Like Sleep No More, Queen of the Night or the original of it’s kind Tamara, The Grand Paradise seeks to immerse you in its world. Part Fantasy Island and part new age philosophy, we have entered a world were the Fountain of Youth has given way to a hedonistic, voyeuristic search for the meaning of life. Set in a Florida resort, late 1970s you are guided through a one-on-one or small group interaction that give you the freedom to choose and think about the paths you have taken in life. No one will have the same experience, as my friend and I found out when we disembarked.
The performance runs two-hour’s and you check your coat, purses and bags at the door. Make sure you are in comfortable shoes, as you stand a lot, but in all honesty it is not as bad as that sounds. Here you will enter Shangri-La, be asked to tempt your deepest longings and experience intimate encounters. You will be separated from your group, only to be reunited. My experiance was enhanced by the performer Rebekah Morin whose sultry voice and ability to engage lead me on two adventures.
Set in a 5,000-square-foot warehouse in Bushwick at 383 Troutman Street with a total of 20 performing in each show and 60 guests per performance, this is one unique experience. There are several rooms, tiki huts, beaches, a bar, rooms and a tank that is filled with water and performers. This is part dance-theater, with a outline of text and psychedelic music composed by Sean Hagerty. The opening number sung by Elizabeth Carena, is quite lovely. As the guest enter so does a family consisting of a mom and a dad who are going through a midlife crises and a daughters ready to be sexually awakened. You can follow the family member of your choice, explore on your own or be guided into experiences by the cast members, which is what I choose to do. A sensual hand massage with the fates being washed away, to charting my life, playing beach ball or learning about the passage of time as death became discussed and thought about were the highlights.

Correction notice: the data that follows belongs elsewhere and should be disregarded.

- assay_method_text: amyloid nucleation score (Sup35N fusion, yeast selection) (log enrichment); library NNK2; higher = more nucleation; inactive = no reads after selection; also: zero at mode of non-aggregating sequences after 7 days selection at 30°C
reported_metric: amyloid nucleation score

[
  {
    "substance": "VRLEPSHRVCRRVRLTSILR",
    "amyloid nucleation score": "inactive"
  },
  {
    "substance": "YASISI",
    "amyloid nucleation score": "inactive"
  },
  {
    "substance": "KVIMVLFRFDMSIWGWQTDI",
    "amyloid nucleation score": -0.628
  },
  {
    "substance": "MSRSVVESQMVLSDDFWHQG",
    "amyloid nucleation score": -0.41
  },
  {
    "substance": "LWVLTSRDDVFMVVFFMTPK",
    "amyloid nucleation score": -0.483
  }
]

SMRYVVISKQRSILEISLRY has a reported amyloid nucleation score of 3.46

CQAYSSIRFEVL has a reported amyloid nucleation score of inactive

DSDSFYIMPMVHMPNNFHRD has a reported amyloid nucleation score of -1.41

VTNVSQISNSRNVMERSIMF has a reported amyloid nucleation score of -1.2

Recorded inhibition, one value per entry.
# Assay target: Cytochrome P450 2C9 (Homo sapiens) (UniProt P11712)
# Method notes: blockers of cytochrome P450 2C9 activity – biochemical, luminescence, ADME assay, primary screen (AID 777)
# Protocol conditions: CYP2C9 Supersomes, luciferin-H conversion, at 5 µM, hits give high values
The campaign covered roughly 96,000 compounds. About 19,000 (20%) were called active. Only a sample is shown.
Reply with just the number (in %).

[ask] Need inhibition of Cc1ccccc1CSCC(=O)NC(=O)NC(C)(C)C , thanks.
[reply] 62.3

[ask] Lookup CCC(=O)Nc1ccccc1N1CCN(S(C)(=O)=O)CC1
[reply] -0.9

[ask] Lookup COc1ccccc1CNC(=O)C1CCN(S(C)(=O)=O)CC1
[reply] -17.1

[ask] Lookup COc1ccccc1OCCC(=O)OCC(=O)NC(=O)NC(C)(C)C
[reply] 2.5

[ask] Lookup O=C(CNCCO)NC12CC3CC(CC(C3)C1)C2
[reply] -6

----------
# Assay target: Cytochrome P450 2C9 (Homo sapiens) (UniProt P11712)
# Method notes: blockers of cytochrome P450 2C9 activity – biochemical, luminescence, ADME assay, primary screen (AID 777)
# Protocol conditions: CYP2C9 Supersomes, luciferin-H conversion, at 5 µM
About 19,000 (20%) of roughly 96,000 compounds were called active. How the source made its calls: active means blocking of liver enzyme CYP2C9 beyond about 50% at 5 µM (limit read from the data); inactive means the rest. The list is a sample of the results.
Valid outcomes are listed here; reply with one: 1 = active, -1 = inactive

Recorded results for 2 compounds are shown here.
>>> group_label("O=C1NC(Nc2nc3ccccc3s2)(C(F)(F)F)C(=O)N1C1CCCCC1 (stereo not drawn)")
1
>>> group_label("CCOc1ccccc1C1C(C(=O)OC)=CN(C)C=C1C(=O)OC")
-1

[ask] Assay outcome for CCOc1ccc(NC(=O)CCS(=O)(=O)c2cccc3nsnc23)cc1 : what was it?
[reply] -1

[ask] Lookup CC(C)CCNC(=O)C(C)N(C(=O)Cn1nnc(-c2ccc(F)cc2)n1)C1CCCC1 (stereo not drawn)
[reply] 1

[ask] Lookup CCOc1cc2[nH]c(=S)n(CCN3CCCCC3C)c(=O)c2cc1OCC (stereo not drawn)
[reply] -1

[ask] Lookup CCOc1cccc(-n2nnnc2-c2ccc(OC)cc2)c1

What makes this show so unique was it was not commercially produced. The financing came from two partners of the real estate developers Brooklyn Home Company, Zach Stern and Bill Caleo and $73,354 was raised on Kickstarter.
The set is an amazing piece of production design by company members Zach Morris, Tom Pearson, and Jennine Willett and scenic design by Elisabeth Svenningsen.
The company is called Third Rail and started with “Then She Fell” in 2010. They are running “The Grand Paradise” simultaneous and I look forward to seeing “Then She Fell,” which is based on the Alice and Wonderland, books, at The Kingsland Ward at St. Johns a three-floor, century-old institutional facility at 195 Maujer Street, Brooklyn.
The Grand Paradise: Third Rail in Bushwick, Brooklyn at 383 Troutman Street. Plays Tuesday – Sunday at 7pm and 10:30pm.
Cover photo: Tara O’Con Photograph by Darial Sneed
Full Cast list:
Mom – Carly Berrett-Plagianakos
Dad – Simon Thomas-Train
Older Daughter – Erika Boudreau-Barbee
Younger Daughter – Kate Ladenheim
Boyfriend – Jeff Sykes
Siren – Elizabeth Carena
Midas – Roxanne Kidd
Cabana Boy – Justin Lynch
Venus – Jessy Smith
The Lady – Marissa Nielsen-Pincus
The Gentleman – Parker Murphy
Jett – Rebekah Morin
Activities Director – Alberto Denis
Libertine – Bryan Strimpel
Aqua Twin Girl – Elisa Davis
Aqua Twin Boy – Matthew Albert
Lifeguard – Zach Martens
William, a hustler – Zach McNally
Grace, a hustler – Katrina Reid
Farrah, a hustler – Lauren Muraski